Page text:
Jesse J. White

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Jesse J. White
Member of the Pennsylvania House of Representatives
from the 46th district
In office
January 2, 2007[1] – January 6, 2015
Preceded by Victor John Lescovitz
Succeeded by Jason Ortitay
Personal details
Born (1978-06-28) June 28, 1978 (age 38)
Washington, Pennsylvania
Political party Democratic
Residence Cecil Township, Pennsylvania
Alma mater Duquesne University School of Law
Washington & Jefferson College
Religion Catholic

Jesse J. White (born June 24, 1978) is a former Democratic member of the Pennsylvania House of Representatives, representing the 46th District since 2007. His district included portions of Washington, Allegheny and Beaver Counties.

A native of Washington County, Pennsylvania, White graduated from Washington & Jefferson College in Washington, Pennsylvania with a degree in political science.[2] He was a member of the Delta Tau Delta fraternity. After college, White earned a law degree from Duquesne University School of Law in Pittsburgh. He worked in private practice for a law firm in Uniontown, Pennsylvania and for the United Steelworkers of America in Pittsburgh.[3] He currently maintains a small private practice is located in Cecil Township, Pennsylvania where he also resides.[3]

White was appointed in 2003 to the Board of Supervisors in Cecil Township, Pennsylvania. He made a run at the State House in 2004 in the Democratic primary election against 26-year incumbent Victor John Lescovitz. Lescovitz defeated White with 55% of the vote.[4] After his defeat in the primary, White successfully ran for Auditor of Cecil Township in 2005.

During his 2004 campaign, White sued a local newspaper, The Weekly Recorder, for defamation and libel.[5] White claimed that a story about the incident accused him of setting fire to one of his own signs.[5] After an arbitration board ruled in the publisher's favor, White chose not to pursue an appeal.[5]

In 2006, Lescovitz decided to retire from the House, creating an open seat. White ran again in the 2006 Democratic primary, facing off with Paul Walsh, a local attorney.[6] With the fallout of the legislative pay raise lingering, White aligned with reform activist group PACleanSweep in the election.[5] He defeated Walsh in the primary taking close to 54%. White went on to prevail in the general election by a similar margin over Republican Paul Snatchko.[7]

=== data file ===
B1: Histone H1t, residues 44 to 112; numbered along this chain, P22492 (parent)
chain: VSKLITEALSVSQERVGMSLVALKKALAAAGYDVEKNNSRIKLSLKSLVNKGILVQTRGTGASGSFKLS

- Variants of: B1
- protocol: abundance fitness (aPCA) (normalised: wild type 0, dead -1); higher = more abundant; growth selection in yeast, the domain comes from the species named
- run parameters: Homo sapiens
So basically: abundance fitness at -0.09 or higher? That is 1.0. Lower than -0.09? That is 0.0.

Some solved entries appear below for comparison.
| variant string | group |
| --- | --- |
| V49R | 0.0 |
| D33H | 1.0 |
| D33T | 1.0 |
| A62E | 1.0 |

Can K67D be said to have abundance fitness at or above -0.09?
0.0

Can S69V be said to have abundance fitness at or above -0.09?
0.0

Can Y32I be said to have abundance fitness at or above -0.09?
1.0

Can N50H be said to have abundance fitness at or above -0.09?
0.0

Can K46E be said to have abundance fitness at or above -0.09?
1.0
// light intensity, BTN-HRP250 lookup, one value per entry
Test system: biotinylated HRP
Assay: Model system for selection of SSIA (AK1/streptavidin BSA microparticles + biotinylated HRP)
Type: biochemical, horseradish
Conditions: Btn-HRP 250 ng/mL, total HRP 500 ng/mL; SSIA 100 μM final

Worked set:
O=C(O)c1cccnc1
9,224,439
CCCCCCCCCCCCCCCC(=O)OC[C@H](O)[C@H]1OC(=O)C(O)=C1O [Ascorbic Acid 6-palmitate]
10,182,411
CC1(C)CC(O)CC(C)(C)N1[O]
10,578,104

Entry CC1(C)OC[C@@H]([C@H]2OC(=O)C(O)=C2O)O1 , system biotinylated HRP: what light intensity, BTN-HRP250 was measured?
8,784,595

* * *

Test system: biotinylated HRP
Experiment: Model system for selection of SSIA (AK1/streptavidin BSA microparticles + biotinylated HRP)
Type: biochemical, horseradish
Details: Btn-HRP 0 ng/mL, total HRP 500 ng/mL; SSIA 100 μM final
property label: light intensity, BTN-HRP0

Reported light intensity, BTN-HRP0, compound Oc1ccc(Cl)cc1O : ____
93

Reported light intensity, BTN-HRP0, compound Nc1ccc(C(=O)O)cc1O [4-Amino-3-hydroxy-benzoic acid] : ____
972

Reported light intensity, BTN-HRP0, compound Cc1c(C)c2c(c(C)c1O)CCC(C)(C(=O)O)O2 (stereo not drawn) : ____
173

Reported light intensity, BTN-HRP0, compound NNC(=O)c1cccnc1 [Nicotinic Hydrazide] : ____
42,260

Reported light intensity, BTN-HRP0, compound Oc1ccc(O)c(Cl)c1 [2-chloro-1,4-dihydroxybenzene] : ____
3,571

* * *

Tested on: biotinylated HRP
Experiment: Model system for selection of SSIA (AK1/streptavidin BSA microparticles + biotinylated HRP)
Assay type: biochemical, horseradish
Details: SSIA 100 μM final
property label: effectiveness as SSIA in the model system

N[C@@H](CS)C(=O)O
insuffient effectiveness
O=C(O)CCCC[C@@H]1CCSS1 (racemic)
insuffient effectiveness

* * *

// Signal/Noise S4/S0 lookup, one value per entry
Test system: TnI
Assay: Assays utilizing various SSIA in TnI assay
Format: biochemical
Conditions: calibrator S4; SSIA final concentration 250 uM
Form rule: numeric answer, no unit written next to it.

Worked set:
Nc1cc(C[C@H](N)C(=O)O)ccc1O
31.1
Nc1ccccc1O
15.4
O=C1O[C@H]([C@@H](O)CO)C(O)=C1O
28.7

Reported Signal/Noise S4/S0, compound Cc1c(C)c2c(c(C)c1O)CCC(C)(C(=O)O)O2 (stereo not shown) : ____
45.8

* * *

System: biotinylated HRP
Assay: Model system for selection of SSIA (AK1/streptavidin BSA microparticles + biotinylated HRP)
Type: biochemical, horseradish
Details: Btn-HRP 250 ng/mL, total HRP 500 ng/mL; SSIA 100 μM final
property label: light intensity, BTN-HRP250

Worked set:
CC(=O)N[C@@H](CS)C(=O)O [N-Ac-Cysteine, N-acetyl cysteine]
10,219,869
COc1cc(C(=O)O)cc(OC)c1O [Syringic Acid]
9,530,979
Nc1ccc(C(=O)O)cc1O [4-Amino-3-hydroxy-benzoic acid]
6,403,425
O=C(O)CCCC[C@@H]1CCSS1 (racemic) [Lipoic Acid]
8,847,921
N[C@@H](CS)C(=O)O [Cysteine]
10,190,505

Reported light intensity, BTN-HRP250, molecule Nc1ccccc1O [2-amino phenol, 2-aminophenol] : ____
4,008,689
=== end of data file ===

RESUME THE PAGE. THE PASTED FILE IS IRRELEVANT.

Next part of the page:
White was re-elected in contested races in 2008 and 2010. In 2012, he was listed as both the Democratic and Republican nominee after securing the Republican nomination as a write-in candidate. A group of Republicans, including White's 2010 opponent Greg DeLuca, endorsed White based largely on his position on Marcellus Shale natural gas drilling. White has been a proponent of responsible, accountable drilling of Marcellus Shale, but has also been a critic of the Pennsylvania Department of Environmental Protection's withholding of data from air and water quality testing conducted near drilling sites. White also led the charge to overturn the portions of Act 13 which would have eliminated local control over certain aspects of drilling operations.

In 2013, White admitted making anonymous and fictitious online posts which attacked certain constituents who support shale-gas drilling.[8] White originally denied the allegations, then later apologized.[9]

Jesse White lost the 2014 Election to his opponent, Jason Ortitay.

His mother filed a civil lawsuit against him, claiming he charged upwards of $30,000 on her credit cards without her authorization.[10]

On March 15, 2017, the Pennsylvania Supreme Court suspended Jesse White's law license for his alleged misappropriation of client funds. [11]


  1. ^ "SESSION OF 2007 191ST OF THE GENERAL ASSEMBLY No. 1" (PDF). LEGISLATIVE JOURNAL. Pennsylvania House of Representatives. 2007-01-02. Retrieved 2009-01-09. 
  2. ^ "Rep. Jesse J. White Biography". Pennsylvania House Democratic Caucus. 2008. Archived from the original on 2008-12-11. Retrieved 2009-01-11. 
  3. ^ a b "Representative Jesse J. White (PA)". Project Vote Smart. Project Vote Smart. 2008. Retrieved 2009-01-09. 
  4. ^ "2004 General Primary - Representative in the General Assembly". Commonwealth of PA - Elections Information. Pennsylvania Department of State. 2004. Retrieved 2009-01-09. 
  5. ^ a b c d Guydon Taylor, Lynda (2006-05-07). "Campaign 2006: Three seek Lescovitz's open House seat". Pittsburgh Post-Gazette. PG Publishing Co. Retrieved 2009-01-12. 
  6. ^ "2006 Primary Election - Representative in the General Assembly". Commonwealth of PA - Elections Information. Pennsylvania Department of State. 2004. Retrieved 2009-01-09. 
  7. ^ "2006 General Election - Representative in the General Assembly". Commonwealth of PA - Elections Information. Pennsylvania Department of State. 2004. Retrieved 2009-01-09. 
  8. ^ "State lawmaker acknowledges making anonymous online posts, apologizes". TribLIVE News. May 30, 2013. 
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